Proof: By Euclid
(related to Proposition: Prop. 10.058: Root of Area contained by Rational Straight Line and Fifth Binomial)
 For let the area $AC$ be contained by the rational (straight line) $AB$ and the fifth binomial (straight line) $AD$, which has been divided into its (component) terms at $E$, such that $AE$ is the greater term.

So I say that the square root of area $AC$ is the irrational (straight line which is) called the square root of a rational plus a medial (area) .

For let the same construction be made as that shown previously.
 So, (it is) clear that $MO$ is the square root of area $AC$.
 So, we must show that $MO$ is the square root of a rational plus a medial (area) .
 For since $AG$ is incommensurable (in length) with $GE$ [Prop. 10.18], $AH$ is thus also incommensurable with $HE$  that is to say, the (square) on $MN$ with the (square) on $NO$ [Prop. 6.1], [Prop. 10.11].
 Thus, $MN$ and $NO$ are incommensurable in square.
 And since $AD$ is a fifth binomial (straight line), and $ED$ [is] its lesser segment, $ED$ (is) thus commensurable in length with $AB$ [Def. 10.9] .
 But, $AE$ is incommensurable (in length) with $ED$.
 Thus, $AB$ is also incommensurable in length with $AE$ [$BA$ and $AE$ are [rational][bookofproofs$2083] ([straight lines][bookofproofs$645] which are) [commensurable in square][bookofproofs$2082] only] [[Prop. 10.13]]bookofproofs$2107.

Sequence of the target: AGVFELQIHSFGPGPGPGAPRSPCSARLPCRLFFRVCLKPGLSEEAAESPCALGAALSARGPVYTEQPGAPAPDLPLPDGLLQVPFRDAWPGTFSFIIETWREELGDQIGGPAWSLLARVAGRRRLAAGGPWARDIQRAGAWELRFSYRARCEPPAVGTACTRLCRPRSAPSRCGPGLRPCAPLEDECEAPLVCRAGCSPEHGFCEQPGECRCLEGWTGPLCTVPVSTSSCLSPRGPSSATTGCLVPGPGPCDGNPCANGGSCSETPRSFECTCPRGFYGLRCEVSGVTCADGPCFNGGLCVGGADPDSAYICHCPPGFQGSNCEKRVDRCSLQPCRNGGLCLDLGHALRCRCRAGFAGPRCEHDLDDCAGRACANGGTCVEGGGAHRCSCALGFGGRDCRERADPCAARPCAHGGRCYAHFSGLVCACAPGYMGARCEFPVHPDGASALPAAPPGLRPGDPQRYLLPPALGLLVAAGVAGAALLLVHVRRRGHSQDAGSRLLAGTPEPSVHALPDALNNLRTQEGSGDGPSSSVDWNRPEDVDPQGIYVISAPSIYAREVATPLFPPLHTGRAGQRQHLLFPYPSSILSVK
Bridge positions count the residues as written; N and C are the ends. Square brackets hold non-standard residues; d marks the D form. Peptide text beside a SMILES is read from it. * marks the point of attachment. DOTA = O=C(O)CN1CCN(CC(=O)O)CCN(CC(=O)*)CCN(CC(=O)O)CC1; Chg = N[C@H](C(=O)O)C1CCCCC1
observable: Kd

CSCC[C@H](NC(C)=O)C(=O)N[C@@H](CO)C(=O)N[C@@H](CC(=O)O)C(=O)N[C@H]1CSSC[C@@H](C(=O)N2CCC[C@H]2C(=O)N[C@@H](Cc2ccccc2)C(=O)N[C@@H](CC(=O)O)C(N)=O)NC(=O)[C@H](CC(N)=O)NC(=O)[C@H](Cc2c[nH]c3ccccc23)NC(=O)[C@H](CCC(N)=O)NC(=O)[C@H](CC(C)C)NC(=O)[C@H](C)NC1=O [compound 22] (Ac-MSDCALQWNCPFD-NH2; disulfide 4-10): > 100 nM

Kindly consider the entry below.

Thus, $AK$  that is to say, the sum of the (squares) on $MN$ and $NO$  is medial [Prop. 10.21].
 And since $DE$ is commensurable in length with $AB$  that is to say, with $EK$  but, $DE$ is commensurable (in length) with $EF$, $EF$ is thus also commensurable (in length) with $EK$ [Prop. 10.12].
 And $EK$ (is) rational.
 Thus, $EL$  that is to say, $MR$  that is to say, the (rectangle contained) by $MNO$  (is) also rational [Prop. 10.19].
 $MN$ and $NO$ are thus (straight lines which are) incommensurable in square, making the sum of the squares on them medial, and the (rectangle contained) by them rational.
 Thus, $MO$ is the square root of a rational plus a medial (area) [Prop. 10.40].
 And (it is) the square root of area $AC$.
 (Which is) the very thing it was required to show.
∎
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References
Adapted from (subject to copyright, with kind permission)
 Fitzpatrick, Richard: Euclid's "Elements of Geometry"